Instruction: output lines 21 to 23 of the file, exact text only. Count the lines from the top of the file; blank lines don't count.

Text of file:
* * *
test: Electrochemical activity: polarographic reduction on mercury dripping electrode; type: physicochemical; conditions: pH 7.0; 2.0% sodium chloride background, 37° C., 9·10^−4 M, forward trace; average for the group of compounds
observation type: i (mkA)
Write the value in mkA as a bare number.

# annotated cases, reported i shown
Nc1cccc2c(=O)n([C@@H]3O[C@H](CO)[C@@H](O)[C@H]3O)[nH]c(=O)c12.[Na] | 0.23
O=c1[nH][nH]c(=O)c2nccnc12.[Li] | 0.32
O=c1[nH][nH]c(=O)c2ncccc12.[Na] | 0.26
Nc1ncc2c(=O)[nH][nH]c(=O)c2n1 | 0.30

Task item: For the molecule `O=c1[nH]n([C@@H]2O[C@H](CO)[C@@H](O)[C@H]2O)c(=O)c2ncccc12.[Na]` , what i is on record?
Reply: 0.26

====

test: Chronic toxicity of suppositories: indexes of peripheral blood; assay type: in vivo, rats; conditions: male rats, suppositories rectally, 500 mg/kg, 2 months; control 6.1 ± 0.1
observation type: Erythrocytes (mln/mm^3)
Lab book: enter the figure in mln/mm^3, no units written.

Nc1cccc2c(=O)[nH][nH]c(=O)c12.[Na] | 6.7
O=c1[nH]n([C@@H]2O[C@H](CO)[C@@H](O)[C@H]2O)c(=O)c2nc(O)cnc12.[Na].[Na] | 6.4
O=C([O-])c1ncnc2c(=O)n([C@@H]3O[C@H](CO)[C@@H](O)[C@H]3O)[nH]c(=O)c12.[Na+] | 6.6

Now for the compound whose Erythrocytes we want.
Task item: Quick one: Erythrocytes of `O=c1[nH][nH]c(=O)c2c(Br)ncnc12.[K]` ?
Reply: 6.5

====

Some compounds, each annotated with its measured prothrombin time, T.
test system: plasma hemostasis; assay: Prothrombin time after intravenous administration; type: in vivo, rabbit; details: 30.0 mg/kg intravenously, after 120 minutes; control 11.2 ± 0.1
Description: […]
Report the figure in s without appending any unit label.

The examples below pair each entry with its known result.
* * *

====

Some compounds, each annotated with its measured prothrombin time, T.
test system: plasma hemostasis; assay: Prothrombin time after intravenous administration; type: in vivo, rabbit; details: 30.0 mg/kg intravenously, after 120 minutes; control 11.2 ± 0.1